Jesse Stillman hit him like a freight train. It happened way too fast. Stillman got right up
in his face, his horny finger
thumping Frankie in the chest, a deep basso voice. “I’ll see you after
school!” And then — gone!


    

Shit! Frankie came down from the pink panty cloud in a hurry.
Man, why did he have to run off his mouth so much behind
Stillman’s back? He doubted that Stillman knew Frankie had

flattened his tires. He hadn’t told anyone that. He hadn’t told Altman
on LSD night. Or had he? God!


    

Second period math, and Mr. Harding called Frankie to the board to
do a geometry problem. Frankie glowed red as he fumbled with the chalk,
knowing he couldn’t solve the problem if he had a year. And Harding
didn’t let him off as usual.


    

“I can’t do it,” Frankie said, his body shifting from pose to pose.
He couldn’t do the problem but at least he could show a little attitude.
So hip. So cool. So tough. Such a bad motherfucker! Then he
thought of the pimple. He wondered if it was popping through the
blotch of Clearasil. He crinkled his nose and a little white
dust settled on his lips. Christ, if he was standing there with a
Rudolph-the red-nosed pimple he was a double fucking loser. He
said, “Ya know, Mr. Harding. I don’ get it, man.”
Frankie gave a short, chesty laugh. Embarrassment up-the-ass.


    

“Obviously you don’t get it, Mr. Dell,” Harding said with an air of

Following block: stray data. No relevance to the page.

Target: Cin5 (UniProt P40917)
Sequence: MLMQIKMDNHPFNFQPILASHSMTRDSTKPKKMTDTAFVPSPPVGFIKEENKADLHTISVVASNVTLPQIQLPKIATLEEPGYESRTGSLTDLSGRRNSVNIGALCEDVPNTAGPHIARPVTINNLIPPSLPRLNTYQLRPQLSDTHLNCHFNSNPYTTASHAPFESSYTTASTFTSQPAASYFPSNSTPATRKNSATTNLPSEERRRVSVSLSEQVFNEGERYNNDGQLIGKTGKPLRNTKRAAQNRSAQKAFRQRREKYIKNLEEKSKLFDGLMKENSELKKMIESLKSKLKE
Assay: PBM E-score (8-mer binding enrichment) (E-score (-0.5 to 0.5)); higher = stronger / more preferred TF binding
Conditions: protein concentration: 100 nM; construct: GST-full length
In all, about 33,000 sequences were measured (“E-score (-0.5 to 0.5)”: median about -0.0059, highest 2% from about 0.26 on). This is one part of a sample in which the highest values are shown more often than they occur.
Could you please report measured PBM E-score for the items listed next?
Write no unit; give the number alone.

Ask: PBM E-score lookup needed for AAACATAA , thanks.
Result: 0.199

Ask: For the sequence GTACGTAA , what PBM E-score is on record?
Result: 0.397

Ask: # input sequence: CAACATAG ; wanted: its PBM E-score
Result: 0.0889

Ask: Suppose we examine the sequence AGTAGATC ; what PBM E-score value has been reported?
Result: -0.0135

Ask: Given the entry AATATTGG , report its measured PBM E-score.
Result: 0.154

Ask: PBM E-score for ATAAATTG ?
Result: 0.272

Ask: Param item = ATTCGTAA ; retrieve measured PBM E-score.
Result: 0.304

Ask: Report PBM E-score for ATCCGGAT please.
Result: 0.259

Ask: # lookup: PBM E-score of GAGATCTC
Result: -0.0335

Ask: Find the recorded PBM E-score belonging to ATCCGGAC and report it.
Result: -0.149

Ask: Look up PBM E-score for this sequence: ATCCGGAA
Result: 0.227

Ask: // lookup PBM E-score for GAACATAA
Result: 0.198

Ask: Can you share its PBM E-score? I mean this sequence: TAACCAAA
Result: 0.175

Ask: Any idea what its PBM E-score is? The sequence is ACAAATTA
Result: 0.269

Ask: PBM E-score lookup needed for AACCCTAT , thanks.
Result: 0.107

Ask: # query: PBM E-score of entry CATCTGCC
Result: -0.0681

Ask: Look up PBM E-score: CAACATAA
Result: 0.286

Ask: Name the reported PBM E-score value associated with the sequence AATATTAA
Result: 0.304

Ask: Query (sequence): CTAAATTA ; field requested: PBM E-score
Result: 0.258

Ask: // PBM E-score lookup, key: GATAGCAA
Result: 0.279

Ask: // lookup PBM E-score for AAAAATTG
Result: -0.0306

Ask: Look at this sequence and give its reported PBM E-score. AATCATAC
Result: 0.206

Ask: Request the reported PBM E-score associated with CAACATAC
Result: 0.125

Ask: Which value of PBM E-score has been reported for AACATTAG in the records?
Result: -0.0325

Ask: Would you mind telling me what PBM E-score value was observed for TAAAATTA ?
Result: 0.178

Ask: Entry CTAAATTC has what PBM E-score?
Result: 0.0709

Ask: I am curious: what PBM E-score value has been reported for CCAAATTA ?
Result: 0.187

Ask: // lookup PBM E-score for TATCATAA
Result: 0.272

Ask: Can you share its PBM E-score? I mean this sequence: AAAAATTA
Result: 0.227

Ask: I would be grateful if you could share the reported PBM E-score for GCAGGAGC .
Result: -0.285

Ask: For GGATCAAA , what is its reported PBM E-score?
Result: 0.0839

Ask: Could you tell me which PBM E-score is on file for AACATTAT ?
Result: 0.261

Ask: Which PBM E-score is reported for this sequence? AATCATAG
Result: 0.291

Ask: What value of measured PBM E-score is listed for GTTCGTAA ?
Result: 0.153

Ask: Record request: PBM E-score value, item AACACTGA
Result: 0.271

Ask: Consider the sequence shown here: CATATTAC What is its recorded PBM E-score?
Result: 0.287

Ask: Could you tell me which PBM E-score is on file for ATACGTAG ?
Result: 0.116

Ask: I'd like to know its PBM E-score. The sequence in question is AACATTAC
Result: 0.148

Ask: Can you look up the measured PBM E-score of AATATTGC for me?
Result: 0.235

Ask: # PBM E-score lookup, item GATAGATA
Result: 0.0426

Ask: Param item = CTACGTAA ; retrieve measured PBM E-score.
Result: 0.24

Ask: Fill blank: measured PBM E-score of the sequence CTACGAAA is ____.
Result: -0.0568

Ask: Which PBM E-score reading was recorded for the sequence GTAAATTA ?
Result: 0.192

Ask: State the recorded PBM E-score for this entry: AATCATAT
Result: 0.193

shrill amusement. “Perhaps tomorrow you can redeem yourself a bit by
expounding on Heisenburg’s uncertainty principle.”


    

“On what?”


    

“Heisenburg, sir. Go to the library and check it out or you’re going
to fail, my little friend.”


    

Half the class tittered, but a girl in the second row didn’t.
She gave him a conspiratorial wink. She was on his side. Or was she?
There was definitely eye contact, but he was so damn paranoid and
hungover he didn’t know how to interpret the look. He had never even
spoken to her before. Was it a look of compassion or of mockery and
disdain? The more he thought about it the more paranoid he got. Ever since he got out
of bed his whole life had
become a ludicrous cartoon. Frankie went to third period
feeling weak all over. He was shot. Goddamn it!
Couldn’t someone call an ambulance? Jesus Christ!


    

Once the halls cleared Frankie walked into the boys’ toilet and
torched a Marlboro. The smoke calmed him a little and after he flushed
the butt he stepped up to a urinal. With visions of Darlene D’Arcel’s
glossy thigh meat and her pink panties dancing through his brain, he just
had to commit an act of self abuse. It was tension reduction, pure and
simple. Get it over with and try to re-establish contact with reality.
He was so strung out, he didn’t know if that was possible.


    

As soon as he had his pleasure, the door to the boys’ restroom bounced
open. Frankie quickly stuffed his dissolving erection back into his blue
jeans. He tried to compose himself and casually stepped away from the
urinal as though he had just taken an everyday piss. To an astute
observer the truth would be obvious. Fortunately it was only the
janitor, a fat guy with a ton of grease in his hair.


    

“You feel okay?”


    

“Yeah, why?”


    

“You’re all red there, short man.”


    

“Naw, I’m all right. It’s hot is all.”




Frankie’s English class was studying Great Expectations. Frankie
had read it and liked it. While he was terrible at math, he was a speed